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From: Steven Knight (knight_at_[hidden])
Date: 2002-03-26 09:56:15

> > Second, the code to run individual tests. Now I have a naive code
> > based on Python unit tests and it even does not allow to run any
> > individual test, IIRC. I really don't want to do anything about it
> > -- it was a temporary solution.
> >
> > The questions is:
> >
> > What to do with the second component? We most likely will need
> > something more usable. If I was to choose, I'll simple use QMTest
> > ( for this. It is quite functional, quite easy
> > to use, and is written in Python -- i.e. test code for the build
> > system will be easy to integrate with it. On the other hand, it's
> > more than a couple of modules -- i.e. if somebody wants to test
> > build system, he'll need to get QMTest. I actually don't think this
> > is big problem. So, what other's opinions on this?
> The Scons project has a mature python-based system for testing that
> has worked well for them. Should we reinvent the wheel, or would it be
> better to just hijack the work they've done?

You'd be more than welcome to do so, if I'd you'd like. I'd be happy to
provide code, doc, advice, etc. in any way that's useful.

I had a hard time getting excited about QMTest, personally. IIRC, it
struck me as a very generic test execution and results-gathering and
reporting framework. That's fine so far as it goes, but it solves the
easy part of the problem. It still leaves you to create all of the
actual infrastructure for your testing environment, the stuff that
determines whether it's difficult or easy for Joe Developer to actually
*write* a test.

> > For those who never seen the my test code I'd outline my vision of
> > how the test suite might look. It will be a directory hierarchy
> > (corresponding to tests hierarchy) and at some level we might have
> > this:
> >
> > <some directory>
> > test1.qmt
> > test2.qmt
> > test1-tree
> > test2-tree
> >
> > *.qmt are files that descibe tests and test{1,2}-tree are just
> > directories. They will contain initial state of source tree for
> > tests. Inside *.qmt files, python code will be used to drive tests,
> > something like
> > touch_file("src/source.cpp")
> > run_build_system()
> > expect_touch("build/main/release/runtime-link-dynamic/source.o")
> I'm inclined to go with whatever seems most natural to you, *as long
> as* there's an easy way for the rest of us to learn how to use it. It
> would be worth hearing what Steven Knight has to say about the Scons
> stuff, though.

Here's an overview:

In the SCons testing infrastructure, all tests are self-contained Python
scripts that execute tests in one or more temporary directories. Any
necessary files are created from in-line Python strings.

There is one underlying generic module that provides
primitives for creating and removing temporary directories, writing
files, touching files, comparing actual and expected output, reporting

There is one subclass module that provides SCons-specific
infrastructure common to all tests: create one temporary directory and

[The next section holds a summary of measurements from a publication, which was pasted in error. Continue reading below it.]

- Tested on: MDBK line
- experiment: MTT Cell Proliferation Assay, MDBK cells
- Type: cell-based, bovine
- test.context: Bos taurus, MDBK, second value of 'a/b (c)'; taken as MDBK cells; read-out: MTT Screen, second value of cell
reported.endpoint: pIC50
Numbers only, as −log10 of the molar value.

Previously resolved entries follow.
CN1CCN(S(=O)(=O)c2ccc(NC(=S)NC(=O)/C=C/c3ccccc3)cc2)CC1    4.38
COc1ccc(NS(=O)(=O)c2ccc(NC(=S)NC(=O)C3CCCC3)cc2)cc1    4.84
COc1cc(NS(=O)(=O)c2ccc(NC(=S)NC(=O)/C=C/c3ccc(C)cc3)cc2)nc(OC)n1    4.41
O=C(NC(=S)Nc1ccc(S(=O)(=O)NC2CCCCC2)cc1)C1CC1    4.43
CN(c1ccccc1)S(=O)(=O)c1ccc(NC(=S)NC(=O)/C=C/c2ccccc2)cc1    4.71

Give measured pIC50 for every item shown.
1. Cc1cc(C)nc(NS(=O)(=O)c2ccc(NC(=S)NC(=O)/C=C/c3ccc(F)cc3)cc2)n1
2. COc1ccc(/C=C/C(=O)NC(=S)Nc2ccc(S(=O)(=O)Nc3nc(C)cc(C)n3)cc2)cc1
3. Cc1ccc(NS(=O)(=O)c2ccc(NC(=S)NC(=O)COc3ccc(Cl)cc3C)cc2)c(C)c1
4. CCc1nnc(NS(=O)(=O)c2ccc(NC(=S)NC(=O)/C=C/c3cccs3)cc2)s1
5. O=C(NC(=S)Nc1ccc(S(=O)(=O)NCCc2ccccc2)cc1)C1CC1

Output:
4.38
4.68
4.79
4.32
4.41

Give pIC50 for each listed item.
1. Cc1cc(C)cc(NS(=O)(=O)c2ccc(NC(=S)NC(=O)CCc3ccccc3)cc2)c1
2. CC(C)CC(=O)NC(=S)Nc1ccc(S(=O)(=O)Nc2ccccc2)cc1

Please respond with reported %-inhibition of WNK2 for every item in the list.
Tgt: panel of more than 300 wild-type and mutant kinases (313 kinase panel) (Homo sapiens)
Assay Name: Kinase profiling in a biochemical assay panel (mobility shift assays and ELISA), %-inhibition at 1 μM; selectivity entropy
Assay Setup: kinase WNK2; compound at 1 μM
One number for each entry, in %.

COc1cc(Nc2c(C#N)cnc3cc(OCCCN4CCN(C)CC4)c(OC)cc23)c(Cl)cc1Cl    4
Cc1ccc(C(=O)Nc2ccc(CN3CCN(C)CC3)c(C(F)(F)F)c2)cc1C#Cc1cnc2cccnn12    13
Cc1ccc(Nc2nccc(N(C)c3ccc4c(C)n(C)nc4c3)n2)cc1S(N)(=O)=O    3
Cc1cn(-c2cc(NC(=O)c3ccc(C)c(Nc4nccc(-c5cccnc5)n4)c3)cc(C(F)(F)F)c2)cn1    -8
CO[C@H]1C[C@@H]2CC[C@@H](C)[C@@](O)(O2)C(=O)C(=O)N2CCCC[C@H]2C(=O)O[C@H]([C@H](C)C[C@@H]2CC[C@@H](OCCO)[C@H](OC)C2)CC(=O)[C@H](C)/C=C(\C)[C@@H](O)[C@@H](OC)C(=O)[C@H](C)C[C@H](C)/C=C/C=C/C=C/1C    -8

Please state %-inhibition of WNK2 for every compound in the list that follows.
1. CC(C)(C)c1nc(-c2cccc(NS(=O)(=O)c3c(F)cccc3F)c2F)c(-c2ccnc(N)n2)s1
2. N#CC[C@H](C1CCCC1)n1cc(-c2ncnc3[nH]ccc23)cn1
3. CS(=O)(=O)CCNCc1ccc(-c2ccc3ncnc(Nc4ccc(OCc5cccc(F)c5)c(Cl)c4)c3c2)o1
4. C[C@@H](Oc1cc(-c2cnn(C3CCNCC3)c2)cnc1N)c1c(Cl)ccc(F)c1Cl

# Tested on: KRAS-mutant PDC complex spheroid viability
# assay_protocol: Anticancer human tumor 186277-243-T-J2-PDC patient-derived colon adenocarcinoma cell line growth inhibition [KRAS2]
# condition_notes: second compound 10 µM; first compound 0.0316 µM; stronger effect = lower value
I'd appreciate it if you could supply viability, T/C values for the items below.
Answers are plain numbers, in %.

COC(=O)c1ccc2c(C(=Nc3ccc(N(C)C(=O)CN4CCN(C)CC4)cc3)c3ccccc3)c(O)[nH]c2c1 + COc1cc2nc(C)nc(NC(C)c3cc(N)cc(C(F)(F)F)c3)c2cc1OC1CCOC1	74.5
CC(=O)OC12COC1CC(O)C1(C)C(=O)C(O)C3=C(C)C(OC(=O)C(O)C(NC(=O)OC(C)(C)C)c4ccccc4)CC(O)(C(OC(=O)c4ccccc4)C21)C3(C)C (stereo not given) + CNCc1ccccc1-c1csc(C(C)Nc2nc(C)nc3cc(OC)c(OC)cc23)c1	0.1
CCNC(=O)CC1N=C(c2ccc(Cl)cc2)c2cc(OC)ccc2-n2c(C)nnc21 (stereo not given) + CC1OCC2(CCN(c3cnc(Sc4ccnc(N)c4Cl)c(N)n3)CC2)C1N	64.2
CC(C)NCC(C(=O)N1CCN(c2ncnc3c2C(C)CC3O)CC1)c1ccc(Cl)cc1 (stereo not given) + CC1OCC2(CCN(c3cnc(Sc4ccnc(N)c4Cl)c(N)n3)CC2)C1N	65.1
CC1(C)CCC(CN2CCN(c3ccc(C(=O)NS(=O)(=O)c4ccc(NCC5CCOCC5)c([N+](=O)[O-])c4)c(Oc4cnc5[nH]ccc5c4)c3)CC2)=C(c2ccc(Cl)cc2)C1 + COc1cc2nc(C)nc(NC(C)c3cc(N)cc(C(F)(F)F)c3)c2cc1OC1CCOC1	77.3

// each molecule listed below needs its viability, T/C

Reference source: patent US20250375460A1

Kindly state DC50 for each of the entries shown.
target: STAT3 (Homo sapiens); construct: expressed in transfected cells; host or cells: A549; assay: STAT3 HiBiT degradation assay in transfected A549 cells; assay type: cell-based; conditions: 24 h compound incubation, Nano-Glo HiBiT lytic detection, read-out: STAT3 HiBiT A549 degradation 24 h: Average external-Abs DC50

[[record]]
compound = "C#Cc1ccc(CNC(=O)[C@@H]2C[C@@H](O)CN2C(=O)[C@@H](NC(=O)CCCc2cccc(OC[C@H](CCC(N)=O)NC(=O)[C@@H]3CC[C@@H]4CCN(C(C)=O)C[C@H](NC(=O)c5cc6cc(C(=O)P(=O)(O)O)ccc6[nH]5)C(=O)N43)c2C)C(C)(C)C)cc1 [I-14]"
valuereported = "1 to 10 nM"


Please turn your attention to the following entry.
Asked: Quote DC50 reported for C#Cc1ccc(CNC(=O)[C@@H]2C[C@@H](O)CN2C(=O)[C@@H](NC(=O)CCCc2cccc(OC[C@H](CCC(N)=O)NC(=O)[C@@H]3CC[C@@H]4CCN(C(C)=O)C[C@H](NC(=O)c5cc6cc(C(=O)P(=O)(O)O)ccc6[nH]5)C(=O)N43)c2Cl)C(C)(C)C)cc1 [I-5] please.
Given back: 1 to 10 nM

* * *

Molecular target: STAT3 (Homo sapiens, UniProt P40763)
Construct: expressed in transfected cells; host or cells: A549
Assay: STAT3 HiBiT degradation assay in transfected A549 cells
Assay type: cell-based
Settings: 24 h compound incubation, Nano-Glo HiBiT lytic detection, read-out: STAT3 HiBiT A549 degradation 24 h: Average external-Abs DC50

chdir() to it, set the program being tested to "," how to check
for an up-to-date build.

Example: Here's the simplest test in the suite, that checks that our
-h option works properly to display help text provided in the user's
SConstruct file (our Makefile equivalent):

import TestSCons

test = TestSCons.TestSCons()

test.write('SConstruct', r"""
Help("Help text\ngoes here.\n")

expect = """Help text
goes here.

Use scons -H for help about command-line options.
""" = '-h', stdout = expect)


That should be reasonably self-explantory. Here's a more involved
example that checks for a proper build of targets in a subdirectory, and
that a second build is up-to-date:

import TestSCons

test = TestSCons.TestSCons()


test.write('', r"""
import sys
contents = open(sys.argv[2], 'rb').read()
file = open(sys.argv[1], 'wb')

test.write('SConstruct', """
B = Builder(name = "B", action = "python $TARGETS $SOURCES")
env = Environment(BUILDERS = [B])
env.B(target = 'subdir/f1.out', source = 'subdir/')
env.B(target = 'subdir/f2.out', source = 'subdir/')
env.B(target = 'subdir/f3.out', source = 'subdir/')
env.B(target = 'subdir/f4.out', source = 'subdir/')

test.write(['subdir', ''], "\n")
test.write(['subdir', ''], "\n")
test.write(['subdir', ''], "\n")
test.write(['subdir', ''], "\n") = 'subdir')

test.fail_test(['subdir', 'f1.out']) != "\n")
test.fail_test(['subdir', 'f2.out']) != "\n")
test.fail_test(['subdir', 'f3.out']) != "\n")
test.fail_test(['subdir', 'f4.out']) != "\n")

test.up_to_date(arguments = 'subdir')


Note that we use Python lists like ['subdir', 'f1.out'] to express
path names. This keeps the tests portable because the underlying module uses os.path.join() on any lists it finds to create an
OS-specific path name.

The feedback from the developers has been good. They've all found this
framework makes writing SCons tests easy enough that they all include
new or modified tests in their patches; I haven't had to crack down or
bug anyone to provide tests. (Of course, it helps that they *do* know
that tests are expected if they want their patch integrated... :-)

If it looks like you wanted to adopt any of this for Boost, the right
way would be to create a subclass of that you'd
tailor to the specific needs of Boost (the functionality Vladimir
alluded to above). I've been meaning to put out on the
Vaults of Parnassus anyway, but haven't had time with trying to bring
the SCons feature set up to modern standards. This would certainly
provide the right incentive...

Even if you go with something else, I hope this has provided some useful
ideas. If I can answer any follow-on questions, let me know.



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